Everyone knows a horse girl. They stash their homework in colorful horse folders, gallop their way through recess and talk about equestrian practice at every opportunity. It’s such a stereotype that Urban Dictionary has 26 definitions of the term. However harmless this teasing may seem, though, “Horse Girl,” the new film from Jeff Baena (“The Little Hours”) and Allison Brie (“Glow”), shows that one never knows what might lurk behind those tacky horse T-shirts. 

“Horse Girl” begins by exploring the quirky life of Sarah, the titular Horse Girl, played by Brie. She works at a craft store, where the fantastic Molly Shannon (“Superstar”) plays her boss. Then Sarah goes to Zumba class, hangs around a stable (where she neither works nor takes lessons) a little too often and spends her nights alone watching Purgatory, a cheesy television show somewhere between “Criminal Minds” and “Supernatural.” On her birthday, Sarah is pressured by her roommate, played by Debby Ryan (“Insatiable”), to go on a date. The expected Horse Girl hijinks ensue as Sarah gets drunk, gallops on the dance floor and gets a nosebleed, yet somehow still woos the boy.

However banal all of this may seem, the fact that Sarah’s favorite show is called “Purgatory” is an early hint for what is to come. Sarah, like many people in America today, lives on a razor thin line between innocuous tedium and deranged chaos. Soon, this balance begins to fall apart. 

Sarah hears voices at night when nobody is home. She wakes up in strange places with no recollection of how she got there. She becomes certain that people from her dreams are trying to tell her something in real life. Reasons for this are hinted at, but to say any more would be a spoiler. As Sarah loses control, the narrative follows suit, with comedic tropes falling away to insane, terrifying surreality. “Horse Girl” has a remarkable shift from light comedy to head-spinning psychological thrills that most films wouldn’t be able to pull off.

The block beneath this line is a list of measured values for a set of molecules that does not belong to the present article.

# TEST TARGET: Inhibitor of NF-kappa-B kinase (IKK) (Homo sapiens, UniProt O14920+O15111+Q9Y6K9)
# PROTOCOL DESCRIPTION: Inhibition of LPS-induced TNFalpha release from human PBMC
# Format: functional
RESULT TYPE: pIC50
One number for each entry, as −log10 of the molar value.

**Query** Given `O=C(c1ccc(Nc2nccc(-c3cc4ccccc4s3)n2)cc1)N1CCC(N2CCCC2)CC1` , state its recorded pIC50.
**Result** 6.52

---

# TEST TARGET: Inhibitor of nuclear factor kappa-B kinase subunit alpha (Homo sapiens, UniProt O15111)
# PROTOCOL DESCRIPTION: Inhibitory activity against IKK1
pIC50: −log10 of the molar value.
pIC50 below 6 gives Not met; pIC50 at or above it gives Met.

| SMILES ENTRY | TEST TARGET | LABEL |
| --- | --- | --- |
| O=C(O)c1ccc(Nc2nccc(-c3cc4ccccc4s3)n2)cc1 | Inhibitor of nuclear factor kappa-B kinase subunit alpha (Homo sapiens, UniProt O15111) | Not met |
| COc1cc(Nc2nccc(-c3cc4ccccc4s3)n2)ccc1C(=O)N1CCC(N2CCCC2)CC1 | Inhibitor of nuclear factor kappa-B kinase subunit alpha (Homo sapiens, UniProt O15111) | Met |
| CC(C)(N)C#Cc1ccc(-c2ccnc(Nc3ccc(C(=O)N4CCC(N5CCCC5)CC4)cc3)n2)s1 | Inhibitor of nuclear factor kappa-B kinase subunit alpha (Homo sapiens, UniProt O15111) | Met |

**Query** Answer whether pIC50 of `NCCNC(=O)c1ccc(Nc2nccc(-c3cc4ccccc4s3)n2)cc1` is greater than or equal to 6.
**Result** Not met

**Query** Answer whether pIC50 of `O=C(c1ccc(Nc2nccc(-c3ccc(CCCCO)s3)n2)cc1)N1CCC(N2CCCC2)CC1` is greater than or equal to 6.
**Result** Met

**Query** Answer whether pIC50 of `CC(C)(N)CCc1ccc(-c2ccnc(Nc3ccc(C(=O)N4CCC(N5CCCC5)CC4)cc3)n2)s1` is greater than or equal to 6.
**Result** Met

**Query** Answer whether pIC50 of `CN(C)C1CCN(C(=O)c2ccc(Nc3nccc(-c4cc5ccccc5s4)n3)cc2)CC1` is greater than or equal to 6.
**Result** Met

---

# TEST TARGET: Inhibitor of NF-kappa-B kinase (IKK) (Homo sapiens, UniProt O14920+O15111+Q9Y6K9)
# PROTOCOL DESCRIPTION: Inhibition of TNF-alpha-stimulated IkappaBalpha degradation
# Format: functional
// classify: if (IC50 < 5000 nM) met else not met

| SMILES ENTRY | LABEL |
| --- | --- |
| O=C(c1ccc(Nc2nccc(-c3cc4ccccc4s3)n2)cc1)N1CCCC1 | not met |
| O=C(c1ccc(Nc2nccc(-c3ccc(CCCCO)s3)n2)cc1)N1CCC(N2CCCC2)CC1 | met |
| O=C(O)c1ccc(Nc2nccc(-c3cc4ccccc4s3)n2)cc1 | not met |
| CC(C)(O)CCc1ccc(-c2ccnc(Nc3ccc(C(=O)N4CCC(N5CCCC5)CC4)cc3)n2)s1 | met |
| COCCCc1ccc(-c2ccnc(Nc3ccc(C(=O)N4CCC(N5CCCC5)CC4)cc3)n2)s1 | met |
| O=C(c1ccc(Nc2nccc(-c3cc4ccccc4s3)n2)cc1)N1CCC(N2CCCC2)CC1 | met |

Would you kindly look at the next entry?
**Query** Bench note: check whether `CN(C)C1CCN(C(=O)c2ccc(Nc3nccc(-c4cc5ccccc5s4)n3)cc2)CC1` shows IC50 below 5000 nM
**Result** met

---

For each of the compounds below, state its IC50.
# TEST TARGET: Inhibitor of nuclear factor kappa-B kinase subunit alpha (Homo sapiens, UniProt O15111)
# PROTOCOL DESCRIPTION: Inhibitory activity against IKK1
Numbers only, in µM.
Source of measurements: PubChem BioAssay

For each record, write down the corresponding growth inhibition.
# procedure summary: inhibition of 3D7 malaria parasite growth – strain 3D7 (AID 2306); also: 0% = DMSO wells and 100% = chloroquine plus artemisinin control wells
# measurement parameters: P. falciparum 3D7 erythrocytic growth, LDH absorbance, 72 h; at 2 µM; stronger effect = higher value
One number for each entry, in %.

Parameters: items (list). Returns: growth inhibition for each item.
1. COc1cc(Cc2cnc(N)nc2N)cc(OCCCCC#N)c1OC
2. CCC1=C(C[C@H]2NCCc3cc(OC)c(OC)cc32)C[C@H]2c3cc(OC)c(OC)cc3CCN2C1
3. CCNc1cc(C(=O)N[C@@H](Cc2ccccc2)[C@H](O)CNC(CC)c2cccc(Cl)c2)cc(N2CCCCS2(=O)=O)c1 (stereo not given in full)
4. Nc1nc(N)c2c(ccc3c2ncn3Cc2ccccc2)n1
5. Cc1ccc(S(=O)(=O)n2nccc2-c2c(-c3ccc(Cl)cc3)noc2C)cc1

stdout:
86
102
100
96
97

It’s a risky move, but it succeeds because of Brie’s performance. She is entirely convincing in every scene and, no matter how unhinged Sarah becomes, Brie’s acting keeps the viewer invested. What at the beginning seemed quirky and awkward about Sarah becomes tragic and alarming, and one increasingly feels guilty for laughing.

By the end, viewers will likely have no idea what in “Horse Girl” was real and what was in Sarah’s incredibly fractured head. Yet the film’s chaos has an ever-present subtext of meaning, pointing towards how mentally-struggling people in modern America are isolated, joked about and misunderstood, left on their own to sort through the debilitating consequences of their conditions. “Horse Girl” is more than just another movie making fun of a current meme. It’s a hilarious, bizarre, heart-wrenching film that shows how everyday life can quickly fall apart and leave nothing but unanswered questions. 

The movie leaves so much up for interpretation that most people will probably find it a waste of time. Yet for those looking for something insanely innovative that also has something to say about America, there’s nothing better than “Horse Girl.”

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